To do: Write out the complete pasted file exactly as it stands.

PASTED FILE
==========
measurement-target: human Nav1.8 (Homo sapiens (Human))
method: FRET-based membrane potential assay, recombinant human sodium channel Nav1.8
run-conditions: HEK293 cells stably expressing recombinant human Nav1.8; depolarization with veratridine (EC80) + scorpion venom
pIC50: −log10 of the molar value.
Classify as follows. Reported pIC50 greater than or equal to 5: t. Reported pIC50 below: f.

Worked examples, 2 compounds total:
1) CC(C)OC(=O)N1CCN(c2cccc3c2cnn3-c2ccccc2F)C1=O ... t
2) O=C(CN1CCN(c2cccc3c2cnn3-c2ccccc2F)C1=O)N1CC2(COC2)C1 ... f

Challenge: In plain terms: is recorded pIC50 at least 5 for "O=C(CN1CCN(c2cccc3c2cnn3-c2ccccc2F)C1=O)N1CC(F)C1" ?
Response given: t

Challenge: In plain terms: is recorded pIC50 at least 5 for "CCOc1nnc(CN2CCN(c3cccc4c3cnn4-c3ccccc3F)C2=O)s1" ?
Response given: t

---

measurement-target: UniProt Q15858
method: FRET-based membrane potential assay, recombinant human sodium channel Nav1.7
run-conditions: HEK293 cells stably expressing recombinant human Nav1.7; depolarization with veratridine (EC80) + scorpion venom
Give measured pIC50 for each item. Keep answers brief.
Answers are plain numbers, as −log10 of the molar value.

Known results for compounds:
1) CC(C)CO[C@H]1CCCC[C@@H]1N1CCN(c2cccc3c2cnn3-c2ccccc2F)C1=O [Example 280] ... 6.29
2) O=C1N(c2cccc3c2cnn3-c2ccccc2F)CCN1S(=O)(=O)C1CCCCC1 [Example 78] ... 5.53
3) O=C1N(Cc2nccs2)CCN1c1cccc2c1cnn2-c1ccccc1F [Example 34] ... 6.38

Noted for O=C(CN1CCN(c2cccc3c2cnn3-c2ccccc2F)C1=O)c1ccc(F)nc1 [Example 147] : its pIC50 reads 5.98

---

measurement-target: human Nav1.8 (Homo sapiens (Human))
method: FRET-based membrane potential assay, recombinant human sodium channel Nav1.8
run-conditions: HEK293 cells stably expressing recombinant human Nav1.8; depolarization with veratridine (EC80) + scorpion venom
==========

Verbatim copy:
measurement-target: human Nav1.8 (Homo sapiens (Human))
method: FRET-based membrane potential assay, recombinant human sodium channel Nav1.8
run-conditions: HEK293 cells stably expressing recombinant human Nav1.8; depolarization with veratridine (EC80) + scorpion venom
pIC50: −log10 of the molar value.
Classify as follows. Reported pIC50 greater than or equal to 5: t. Reported pIC50 below: f.

Worked examples, 2 compounds total:
1) CC(C)OC(=O)N1CCN(c2cccc3c2cnn3-c2ccccc2F)C1=O ... t
2) O=C(CN1CCN(c2cccc3c2cnn3-c2ccccc2F)C1=O)N1CC2(COC2)C1 ... f

Challenge: In plain terms: is recorded pIC50 at least 5 for "O=C(CN1CCN(c2cccc3c2cnn3-c2ccccc2F)C1=O)N1CC(F)C1" ?
Response given: t

Challenge: In plain terms: is recorded pIC50 at least 5 for "CCOc1nnc(CN2CCN(c3cccc4c3cnn4-c3ccccc3F)C2=O)s1" ?
Response given: t

---

measurement-target: UniProt Q15858
method: FRET-based membrane potential assay, recombinant human sodium channel Nav1.7
run-conditions: HEK293 cells stably expressing recombinant human Nav1.7; depolarization with veratridine (EC80) + scorpion venom
Give measured pIC50 for each item. Keep answers brief.
Answers are plain numbers, as −log10 of the molar value.

Known results for compounds:
1) CC(C)CO[C@H]1CCCC[C@@H]1N1CCN(c2cccc3c2cnn3-c2ccccc2F)C1=O [Example 280] ... 6.29
2) O=C1N(c2cccc3c2cnn3-c2ccccc2F)CCN1S(=O)(=O)C1CCCCC1 [Example 78] ... 5.53
3) O=C1N(Cc2nccs2)CCN1c1cccc2c1cnn2-c1ccccc1F [Example 34] ... 6.38

Noted for O=C(CN1CCN(c2cccc3c2cnn3-c2ccccc2F)C1=O)c1ccc(F)nc1 [Example 147] : its pIC50 reads 5.98

---

measurement-target: human Nav1.8 (Homo sapiens (Human))
method: FRET-based membrane potential assay, recombinant human sodium channel Nav1.8
run-conditions: HEK293 cells stably expressing recombinant human Nav1.8; depolarization with veratridine (EC80) + scorpion venom